common factor.
By 1964, this common factor became the market portfolio of the CAPM model we are to
discuss next week, and to estimate the risk of n asset portfolio, you needed

n standard deviations (or variances)


n covariances with the market portfolio (one for each asset)
1 standard deviation (or variance) of the market portfolio itself.

Instead of needing 500,500 pieces of information for the risk of a 1,000 asset portfolio, you only
needed 2,001 pieces of information - a considerable improvement. If you wanted expected
return as well as risk, you needed a further 1,000 pieces of information (3,001 = 3n +1).

What happens to risk as n rises?


We said in the lecture that as n rises, portfolio risk falls, as unsystematic risk is diversified
away.

What determines the level of (systematic) risk is an efficiently diversified portfolio?


During the late 1950s, Markowitz explained the Law of Average Covariance.

This means the risk of a diversified portfolio depends NOT on the total risk of each individual
asset of which the portfolio is comprised, but only on the SYSTEMATIC RISK of each asset,
and that SYSTEMATIC RISK of each asset is measured by its average COVARIANCE with the
other assets in the portfolio.
This fact is vitally important in understanding where the CAPM model (of next week) came
from.
Within CAPM, the risk premium on a risky asset is determined by its COVARIANCE with the
diversified MARKET PORTFOLIO.

How can covariance terms come to dominate the formula for portfolio variance? Well notice
what happens to the number of terms in the formula as n increases:

n standard deviations (or variances)


(n2-n)/2 of covariances (one for each pair of assets)

The increase in the covariance terms is exponential.

2 assets have one covariance (A with B)


3 assets have 3 covariances (A with B, A with C, B with C)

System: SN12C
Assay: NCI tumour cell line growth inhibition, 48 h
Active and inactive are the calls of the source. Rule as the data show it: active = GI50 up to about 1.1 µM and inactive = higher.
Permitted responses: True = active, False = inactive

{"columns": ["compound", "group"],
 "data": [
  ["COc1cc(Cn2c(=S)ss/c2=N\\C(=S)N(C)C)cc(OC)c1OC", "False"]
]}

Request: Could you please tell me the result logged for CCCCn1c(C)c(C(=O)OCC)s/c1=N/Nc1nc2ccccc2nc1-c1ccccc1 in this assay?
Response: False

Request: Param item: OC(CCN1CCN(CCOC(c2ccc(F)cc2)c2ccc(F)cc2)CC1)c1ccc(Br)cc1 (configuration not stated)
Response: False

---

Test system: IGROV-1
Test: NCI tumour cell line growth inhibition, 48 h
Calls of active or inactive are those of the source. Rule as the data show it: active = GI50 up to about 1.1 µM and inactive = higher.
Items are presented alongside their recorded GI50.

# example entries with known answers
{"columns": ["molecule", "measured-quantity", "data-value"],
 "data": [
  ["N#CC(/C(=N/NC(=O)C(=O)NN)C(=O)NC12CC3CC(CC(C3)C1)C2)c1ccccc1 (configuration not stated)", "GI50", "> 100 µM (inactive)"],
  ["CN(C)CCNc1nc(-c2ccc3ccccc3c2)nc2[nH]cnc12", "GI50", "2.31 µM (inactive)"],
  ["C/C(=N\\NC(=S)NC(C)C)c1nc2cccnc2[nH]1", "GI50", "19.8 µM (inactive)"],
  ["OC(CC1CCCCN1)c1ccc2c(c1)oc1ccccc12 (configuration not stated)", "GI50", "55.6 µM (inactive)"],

4 assets have 6 covariance
5 assets have 10 covariances
6 assets have 15 covariances etc.....

As you increase the number of risky assets in a portfolio (becoming more diversified), the
influence of individual asset risk on portfolio variance becomes less and less (individual asset
weights fall, and when you square those weights they become very small numbers) and the
calculation becomes dominated by the covariance terms.
As n tends towards infinity, portfolio variance tends towards the average covariance between
the assets within the portfolio.

The Law of Average Covariance of Harry Markowitz.

The Insurance Principle


Insurance diversifies away risk and ideally reduces that risk to almost zero for the insurance
company.
Suppose I insure my car against accidental damage, and you insure your car, and many other
people insure their cars.
The insurance company should be able to estimate their annual losses due to claims
expected number of claims x average size of claim.
If there is no correlation between you having an accident and me having an accident, then as
long as they insure enough people, there should be very little risk that their estimate of losses
due to claims will be inaccurate.
This depends on two factors

They insure enough people (n is a very large number)


There are genuinely zero correlations between people (whether and how much you
claim does not influence whether and how much I claim).

(remember that zero correlations imply zero covariances).

Diversification, correlations and contagion.


Subject to two simplifying assumptions, Portfolio Theory and the Law of average
Covariance provides the following very valuable insight:

This illustrates very clearly that the balance of systematic and unsystematic risk in the risk of
individual securities, and the extent to which this risk can be diversified away in an efficiently
diversified portfolio depends crucially on the correlation between the returns on different assets
(and asset classes).
Less correlation means risk is more diversifiable.
More correlation means risk is more systematic (and harder to diversify).